The Score: Saigon, "Greatest Story Never Told"

Tuesday, Feb 15, 2011 12:00PM

Written by Jesse Prince

Buy Now
  • Greatest Story Never Told
  • Saigon
  • February 15, 2011
Planet Ill 3.75/5
Planet Axe 4/5
411 Mania 9.5/10
iHipHop 4/5
HipHopDX 4/5
RapReviews 9/10

New York mixtape king Saigon releases his debut studio album, The Greatest Story Never Told today.

The album has been four years in the making, and Sai is ready to convey his story to the masses.

The New York rhyme spitter has a tale that's as in-depth as his poetics on wax. He was one of the Big Apple's finest upstarts in years and inked a deal with Atlantic Records. He later raged against the machine, however, with his blistering "Trans-Atlantic Slave Deal" when he felt he was being pushed to deliver pop hits and later parted ways with the label. On February 15, the rapper will finally release a collective of material that showcases his full range of skills, from his booming voice, passionate delivery and lively topical offerings. (MTV)

Saigon called on a few hip hop heavyweights to assist with his storytelling.

He's assisted by a jubilant list of features ranging from Jay-Z to Bun B. The opening passages of The Greatest Story indicate that Saigon is both book and street smart as he narrates the sketchiness of street-level drug trades ("the pessimists outnumber the optimists/on the block in this, coppers they got binoculars cuz I can feel em watching us"). "The Invitation" also contains an utterly soulful instrumental courtesy of Just Blaze, which is somewhat unbalanced by Q-Tip attempting to be more lively than usual on the hook. The Just Blaze-produced title track is nothing short of magnificent. Sounding hungrier than ever, "The Yardfather" delivers social commentary along with a heaping portion of braggadocio over smooth medley of horns and jazz guitar, spitting, "we was brought here to pick the cotton/now we pickin the music the master listen to, the clothes in which he rockin." Earlier in the album, Sai proves able of making a commercial record on the Jay-Z and Swizz Beatz assisted single, "Come On Baby." (iHipHop)

The majority of the Story 's production is "blazed" by a few of hip-hop's favorite beatsmiths.

01 Station Identification (Intro) f. Fatman Scoop (prod. Just Blaze) 02 The Invita Saigon f. Q-Tip & Fatman Scoop (prod. Just Blaze) 03 C'mon Baby f. Swizz Beatz & Jay-Z (prod. Just Blaze) 04 War (prod. Scram Jones) 05 Enemies (prod. D. Allen) 06 Friends (prod. Just Blaze) 07 The Greatest Story Never Told (prod. Just Blaze) 08 Clap f. Faith Evans (prod. Just Blaze) 09 Preacher (prod. Just Blaze) 10 It's Alright f. Marsha Ambrosious (prod. Kanye West) 11 Believe It (prod. Just Blaze) 12 Give It To Me f. Raheem DeVaughn (prod. SC) 13 What The Lovers Do f. Devin The Dude (prod. Red Spyda) 14 Better Way f. Layzie Bone (prod. Just Blaze) 15 Oh Yeah (Our Babies) (prod. Buckwild) 16 Bring Me Down (prod. DJ Corbett) (2DopeBoyz)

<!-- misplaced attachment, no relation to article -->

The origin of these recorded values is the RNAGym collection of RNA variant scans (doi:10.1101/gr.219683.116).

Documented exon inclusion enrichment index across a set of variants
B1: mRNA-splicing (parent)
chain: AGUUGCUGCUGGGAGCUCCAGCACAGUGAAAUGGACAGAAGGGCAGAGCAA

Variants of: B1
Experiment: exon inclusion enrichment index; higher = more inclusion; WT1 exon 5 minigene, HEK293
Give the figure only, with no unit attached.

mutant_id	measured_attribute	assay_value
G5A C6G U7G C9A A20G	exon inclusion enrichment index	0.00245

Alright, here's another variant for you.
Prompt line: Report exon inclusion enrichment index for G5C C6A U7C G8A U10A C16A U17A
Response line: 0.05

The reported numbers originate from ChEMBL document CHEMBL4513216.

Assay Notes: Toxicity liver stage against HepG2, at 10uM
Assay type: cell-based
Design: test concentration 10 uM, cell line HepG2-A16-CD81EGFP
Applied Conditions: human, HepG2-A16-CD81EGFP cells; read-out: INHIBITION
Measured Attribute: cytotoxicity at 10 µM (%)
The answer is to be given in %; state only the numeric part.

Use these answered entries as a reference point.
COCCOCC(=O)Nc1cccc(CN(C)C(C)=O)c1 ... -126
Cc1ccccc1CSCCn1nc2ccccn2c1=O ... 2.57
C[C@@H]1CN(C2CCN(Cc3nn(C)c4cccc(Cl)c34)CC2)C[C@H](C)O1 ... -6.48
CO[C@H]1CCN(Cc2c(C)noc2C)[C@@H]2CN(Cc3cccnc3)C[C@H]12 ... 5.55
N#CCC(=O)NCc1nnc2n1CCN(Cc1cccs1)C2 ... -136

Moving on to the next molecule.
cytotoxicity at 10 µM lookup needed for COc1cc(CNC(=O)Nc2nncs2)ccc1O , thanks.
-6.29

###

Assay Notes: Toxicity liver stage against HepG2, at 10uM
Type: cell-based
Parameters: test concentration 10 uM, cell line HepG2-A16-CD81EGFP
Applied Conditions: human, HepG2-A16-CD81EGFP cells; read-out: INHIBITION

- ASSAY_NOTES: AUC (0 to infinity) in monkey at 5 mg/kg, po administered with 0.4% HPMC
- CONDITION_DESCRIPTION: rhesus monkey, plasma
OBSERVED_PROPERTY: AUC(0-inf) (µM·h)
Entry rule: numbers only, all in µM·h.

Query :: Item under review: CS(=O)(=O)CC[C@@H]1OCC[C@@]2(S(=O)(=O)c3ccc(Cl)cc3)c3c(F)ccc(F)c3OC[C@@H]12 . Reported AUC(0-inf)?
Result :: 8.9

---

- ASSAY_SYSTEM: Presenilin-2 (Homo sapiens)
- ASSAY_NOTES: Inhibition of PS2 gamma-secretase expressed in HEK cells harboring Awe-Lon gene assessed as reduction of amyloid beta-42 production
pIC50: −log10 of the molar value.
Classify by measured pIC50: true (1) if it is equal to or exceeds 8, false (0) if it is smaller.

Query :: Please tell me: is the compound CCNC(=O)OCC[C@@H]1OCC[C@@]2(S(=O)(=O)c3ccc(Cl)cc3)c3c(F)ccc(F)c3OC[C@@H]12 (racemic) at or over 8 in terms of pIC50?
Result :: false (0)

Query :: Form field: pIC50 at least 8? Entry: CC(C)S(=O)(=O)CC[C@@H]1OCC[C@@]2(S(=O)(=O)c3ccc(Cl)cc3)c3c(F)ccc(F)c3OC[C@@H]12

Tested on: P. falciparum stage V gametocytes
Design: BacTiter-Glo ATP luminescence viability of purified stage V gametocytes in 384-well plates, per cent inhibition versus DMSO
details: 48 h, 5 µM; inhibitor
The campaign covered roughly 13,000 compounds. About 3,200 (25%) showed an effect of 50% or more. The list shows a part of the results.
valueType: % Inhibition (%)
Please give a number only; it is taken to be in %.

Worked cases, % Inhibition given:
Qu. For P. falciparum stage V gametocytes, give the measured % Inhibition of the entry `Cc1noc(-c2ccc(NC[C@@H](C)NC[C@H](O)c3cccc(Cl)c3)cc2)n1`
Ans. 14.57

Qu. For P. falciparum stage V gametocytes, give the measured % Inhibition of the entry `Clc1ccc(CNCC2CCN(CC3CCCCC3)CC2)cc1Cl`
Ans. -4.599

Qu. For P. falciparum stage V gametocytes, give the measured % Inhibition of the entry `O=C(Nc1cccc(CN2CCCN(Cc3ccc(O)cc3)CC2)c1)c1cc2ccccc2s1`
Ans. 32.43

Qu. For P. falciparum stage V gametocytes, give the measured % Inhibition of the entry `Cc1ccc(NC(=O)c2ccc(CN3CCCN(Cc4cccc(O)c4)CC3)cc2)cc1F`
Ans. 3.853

Recently, Saigon discussed the hard work put into The Story's release.

The number one reason you need to cop Greatest Story Never Told is because I put my blood, sweat and tears into it. A lot of hard work [went] into the album and there's some awesome, legendary guests on there also. A lot of work went into the album. There was a lot of dedication put into it that people will hear when they hear the album. That's the main reason. Basically, it's been so long and it's finally here. I think it deserves that acknowledgement. (5 Reasons Why You Should Buy...)

Although reviewers recognized Saigon's efforts to release an engaging debut, some critics felt that the Story was best told when the rapper didn't venture into unfamiliar territory.

Sparse yet quite noticeable, the biggest pitfalls on The Greatest Story Never Told come at times when Saigon performs out of his comfort zone. Prime example; the radio-friendly record "Give It To Me." Here we find Sai-Giddy swapping thought-provoking lyricism for material bordering on denigration. Granted, it's not as tasteless as "For Some P*ssy" from Warning Shots 2, but its low subject value is costly. With a more rock-oriented vibe on "Bring Me Down Pt. 2," Saigon's delivery sounds flat compared to the explosive drums brimming throughout. In other instances, technical blunders such as the weak vocoder hook on "Believe It" or the failed sample clearance on "Come On Baby" detract from the album's experience. True, it's hard to blame Just Blaze and Saigon on the latter issue as that was solely Atlantic's job to complete, however the re-worked version here simply doesn't match the same ferocity it did with the original sample. (HipHopDX)

Saigon is musically compelling and Just Blaze laid down the yellow brick road on an album that in no way glorifies or over-dramatizes the problems of urban America. There is material for a superior album that is unfortunately saddled by lengthy filler and the decision not to close with "It's Alright." Hopefully this isn't the last story that Saigon tells. Fine tuning would have made The Greatest Story Never Told superior. As is, it's very good. (PlanetIll)

To purchase Greatest Story Never Told, just click here

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